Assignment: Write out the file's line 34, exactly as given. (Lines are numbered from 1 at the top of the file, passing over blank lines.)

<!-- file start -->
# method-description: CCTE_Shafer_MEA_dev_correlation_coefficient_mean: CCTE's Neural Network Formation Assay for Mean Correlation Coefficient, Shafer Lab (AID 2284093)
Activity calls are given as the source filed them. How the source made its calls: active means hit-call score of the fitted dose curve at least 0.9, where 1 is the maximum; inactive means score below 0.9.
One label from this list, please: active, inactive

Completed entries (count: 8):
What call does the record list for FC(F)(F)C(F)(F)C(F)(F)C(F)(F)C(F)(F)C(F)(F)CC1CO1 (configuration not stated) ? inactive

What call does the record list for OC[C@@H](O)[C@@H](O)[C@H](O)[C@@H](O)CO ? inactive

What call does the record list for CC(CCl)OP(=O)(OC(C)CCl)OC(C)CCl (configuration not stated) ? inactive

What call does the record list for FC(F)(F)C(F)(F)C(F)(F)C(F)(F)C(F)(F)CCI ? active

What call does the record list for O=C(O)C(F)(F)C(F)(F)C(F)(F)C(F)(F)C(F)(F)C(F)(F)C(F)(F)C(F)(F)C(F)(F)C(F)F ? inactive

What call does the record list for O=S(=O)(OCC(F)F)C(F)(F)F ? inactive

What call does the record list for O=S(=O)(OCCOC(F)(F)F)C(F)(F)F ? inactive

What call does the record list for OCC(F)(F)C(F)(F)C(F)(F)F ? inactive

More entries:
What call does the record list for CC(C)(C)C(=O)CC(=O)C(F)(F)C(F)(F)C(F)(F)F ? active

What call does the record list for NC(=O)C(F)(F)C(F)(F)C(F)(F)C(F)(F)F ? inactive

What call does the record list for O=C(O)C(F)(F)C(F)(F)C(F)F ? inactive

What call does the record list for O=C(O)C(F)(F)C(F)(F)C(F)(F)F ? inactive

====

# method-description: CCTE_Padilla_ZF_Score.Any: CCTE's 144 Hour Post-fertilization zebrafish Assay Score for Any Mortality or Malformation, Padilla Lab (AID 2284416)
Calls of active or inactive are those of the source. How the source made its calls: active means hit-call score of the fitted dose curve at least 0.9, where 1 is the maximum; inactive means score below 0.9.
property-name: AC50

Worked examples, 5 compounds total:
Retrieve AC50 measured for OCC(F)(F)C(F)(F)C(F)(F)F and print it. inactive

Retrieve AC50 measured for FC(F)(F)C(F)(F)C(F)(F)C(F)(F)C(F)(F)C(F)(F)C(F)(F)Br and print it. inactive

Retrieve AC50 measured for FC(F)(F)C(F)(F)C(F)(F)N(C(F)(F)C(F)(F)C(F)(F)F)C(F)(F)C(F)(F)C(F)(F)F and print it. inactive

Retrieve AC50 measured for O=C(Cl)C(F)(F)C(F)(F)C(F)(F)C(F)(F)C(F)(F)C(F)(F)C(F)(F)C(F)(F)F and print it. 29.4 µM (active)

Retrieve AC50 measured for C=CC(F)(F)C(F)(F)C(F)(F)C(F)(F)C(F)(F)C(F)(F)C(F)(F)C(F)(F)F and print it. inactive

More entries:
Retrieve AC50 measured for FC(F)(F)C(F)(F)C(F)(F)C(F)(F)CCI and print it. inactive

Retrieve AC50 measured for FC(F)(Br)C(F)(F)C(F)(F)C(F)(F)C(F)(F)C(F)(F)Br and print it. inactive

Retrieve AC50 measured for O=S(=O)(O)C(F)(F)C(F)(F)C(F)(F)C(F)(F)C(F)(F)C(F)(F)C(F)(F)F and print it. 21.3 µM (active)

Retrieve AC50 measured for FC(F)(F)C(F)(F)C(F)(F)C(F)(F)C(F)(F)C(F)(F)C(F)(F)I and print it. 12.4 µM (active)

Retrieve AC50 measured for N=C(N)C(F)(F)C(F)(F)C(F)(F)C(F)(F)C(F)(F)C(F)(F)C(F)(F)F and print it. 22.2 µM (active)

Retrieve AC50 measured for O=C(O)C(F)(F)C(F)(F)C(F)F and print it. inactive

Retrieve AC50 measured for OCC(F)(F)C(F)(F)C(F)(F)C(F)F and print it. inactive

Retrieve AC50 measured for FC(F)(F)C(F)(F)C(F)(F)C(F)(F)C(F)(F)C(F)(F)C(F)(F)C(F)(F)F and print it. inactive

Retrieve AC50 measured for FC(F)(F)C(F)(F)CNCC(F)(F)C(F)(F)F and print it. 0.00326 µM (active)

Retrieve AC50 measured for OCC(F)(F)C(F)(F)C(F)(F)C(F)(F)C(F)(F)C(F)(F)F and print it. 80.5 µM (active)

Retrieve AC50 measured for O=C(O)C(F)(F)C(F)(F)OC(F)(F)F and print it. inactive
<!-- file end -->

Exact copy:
Retrieve AC50 measured for O=C(O)C(F)(F)C(F)(F)C(F)F and print it. inactive